Experimental Investigation of Gas Bearings with Ultra-Thin Films.
COLUMBIA UNIV NEW YORK LUBRICATION RESEARCH LAB
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The experimental investigation described here involves the highly accurate measurement of bearing clearances on the order of 10 microinches in self-acting pivoted narrow-slider gas bearings. The experimental measurements are based on light interferometry using a variable-wavelength pulsed dye laser and a CW HeNe laser as monochromatic sources. The light interference in the gas bearing is obtained by flying the slider on a very precise optically flat quartz disk through which the light beam is transmitted. The combined effect of high Knudsen numbers and surface irregularities on the flying height of narrow gas bearings is observed by varying the load on the bearing and the ambient molecular mean free path. The experimentally measured bearing clearances are compared quantitatively with rather accurate theoretical predictions obtained by numerical solution of Reynolds differential equation for compressible fluids with slip boundary conditions. The result of this study indicates that, as clearances in narrow gas bearings get progressively smaller, while the Knudsen number increases to values beyond 0.1, the theoretical model fails to predict the bearing behavior. It is also argued that this failure is because of the weakness of the continuum model. Author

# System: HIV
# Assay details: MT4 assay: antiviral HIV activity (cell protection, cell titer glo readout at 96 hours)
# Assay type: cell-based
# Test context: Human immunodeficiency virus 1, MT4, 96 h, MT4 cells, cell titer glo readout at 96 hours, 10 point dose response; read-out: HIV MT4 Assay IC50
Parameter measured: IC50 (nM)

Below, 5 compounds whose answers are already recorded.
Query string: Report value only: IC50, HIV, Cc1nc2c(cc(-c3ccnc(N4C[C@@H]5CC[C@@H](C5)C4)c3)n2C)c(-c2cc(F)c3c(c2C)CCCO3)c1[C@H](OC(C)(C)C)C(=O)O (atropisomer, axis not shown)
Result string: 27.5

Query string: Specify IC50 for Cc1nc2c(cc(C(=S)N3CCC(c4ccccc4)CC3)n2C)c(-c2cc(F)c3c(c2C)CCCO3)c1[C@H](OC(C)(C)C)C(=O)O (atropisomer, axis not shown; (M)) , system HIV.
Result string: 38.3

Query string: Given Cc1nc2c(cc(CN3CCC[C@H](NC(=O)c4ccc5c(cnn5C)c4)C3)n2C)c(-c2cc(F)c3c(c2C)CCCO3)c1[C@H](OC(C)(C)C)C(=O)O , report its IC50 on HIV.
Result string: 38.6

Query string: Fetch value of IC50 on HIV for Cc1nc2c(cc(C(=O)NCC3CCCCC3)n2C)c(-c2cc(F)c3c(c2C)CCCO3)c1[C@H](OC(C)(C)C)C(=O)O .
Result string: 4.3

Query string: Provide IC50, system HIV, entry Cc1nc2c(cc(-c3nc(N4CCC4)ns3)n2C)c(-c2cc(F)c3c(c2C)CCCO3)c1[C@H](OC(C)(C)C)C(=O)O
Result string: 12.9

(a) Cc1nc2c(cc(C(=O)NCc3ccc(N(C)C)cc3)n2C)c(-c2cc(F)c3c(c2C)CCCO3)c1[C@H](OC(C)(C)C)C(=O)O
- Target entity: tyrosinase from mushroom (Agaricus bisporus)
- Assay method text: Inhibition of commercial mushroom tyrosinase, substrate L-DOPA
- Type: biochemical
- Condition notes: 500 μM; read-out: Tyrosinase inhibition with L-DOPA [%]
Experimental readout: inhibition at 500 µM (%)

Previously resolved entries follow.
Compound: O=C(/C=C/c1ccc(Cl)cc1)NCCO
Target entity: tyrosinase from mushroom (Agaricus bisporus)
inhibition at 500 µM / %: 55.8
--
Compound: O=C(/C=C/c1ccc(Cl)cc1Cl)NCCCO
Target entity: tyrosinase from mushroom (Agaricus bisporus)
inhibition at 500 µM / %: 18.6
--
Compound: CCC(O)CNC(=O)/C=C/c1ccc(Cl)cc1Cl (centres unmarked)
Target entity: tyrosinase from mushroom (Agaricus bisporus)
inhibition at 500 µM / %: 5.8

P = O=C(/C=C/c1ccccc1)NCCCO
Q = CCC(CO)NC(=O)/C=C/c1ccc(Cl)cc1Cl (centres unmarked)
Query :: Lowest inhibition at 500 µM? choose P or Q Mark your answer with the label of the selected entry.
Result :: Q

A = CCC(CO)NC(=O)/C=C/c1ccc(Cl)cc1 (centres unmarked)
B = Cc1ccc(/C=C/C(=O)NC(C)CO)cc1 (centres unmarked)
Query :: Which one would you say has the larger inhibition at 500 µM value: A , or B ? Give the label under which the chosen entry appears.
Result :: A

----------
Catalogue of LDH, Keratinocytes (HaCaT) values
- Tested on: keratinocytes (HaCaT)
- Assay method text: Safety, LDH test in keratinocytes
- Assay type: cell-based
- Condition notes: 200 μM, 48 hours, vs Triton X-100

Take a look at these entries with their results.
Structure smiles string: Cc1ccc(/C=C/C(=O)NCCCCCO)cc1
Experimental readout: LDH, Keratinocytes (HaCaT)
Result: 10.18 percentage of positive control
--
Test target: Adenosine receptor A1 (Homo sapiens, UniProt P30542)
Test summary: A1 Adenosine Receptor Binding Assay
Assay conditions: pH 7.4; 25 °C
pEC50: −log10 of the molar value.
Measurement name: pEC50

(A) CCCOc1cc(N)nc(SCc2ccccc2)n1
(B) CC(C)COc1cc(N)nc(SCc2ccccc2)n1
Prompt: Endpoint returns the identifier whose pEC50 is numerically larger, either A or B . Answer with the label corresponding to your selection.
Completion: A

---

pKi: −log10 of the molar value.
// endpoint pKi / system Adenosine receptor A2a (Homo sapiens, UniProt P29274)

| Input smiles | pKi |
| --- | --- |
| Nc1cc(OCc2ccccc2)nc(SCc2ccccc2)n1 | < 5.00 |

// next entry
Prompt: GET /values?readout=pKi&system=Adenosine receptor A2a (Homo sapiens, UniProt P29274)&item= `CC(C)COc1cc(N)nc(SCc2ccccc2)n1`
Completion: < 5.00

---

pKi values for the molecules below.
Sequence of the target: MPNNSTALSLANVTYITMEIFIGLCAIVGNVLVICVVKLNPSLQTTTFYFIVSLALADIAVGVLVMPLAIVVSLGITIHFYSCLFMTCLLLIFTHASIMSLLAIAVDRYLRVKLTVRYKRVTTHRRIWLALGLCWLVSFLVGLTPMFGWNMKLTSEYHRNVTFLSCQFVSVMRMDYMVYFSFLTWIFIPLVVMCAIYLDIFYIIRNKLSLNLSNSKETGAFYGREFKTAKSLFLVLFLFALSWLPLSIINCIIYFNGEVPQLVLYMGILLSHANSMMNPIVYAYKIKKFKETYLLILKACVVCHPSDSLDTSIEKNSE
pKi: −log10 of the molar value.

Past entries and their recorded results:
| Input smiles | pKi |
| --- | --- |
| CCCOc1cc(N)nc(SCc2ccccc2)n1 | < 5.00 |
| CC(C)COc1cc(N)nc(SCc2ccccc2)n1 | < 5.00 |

- Machinery and Tools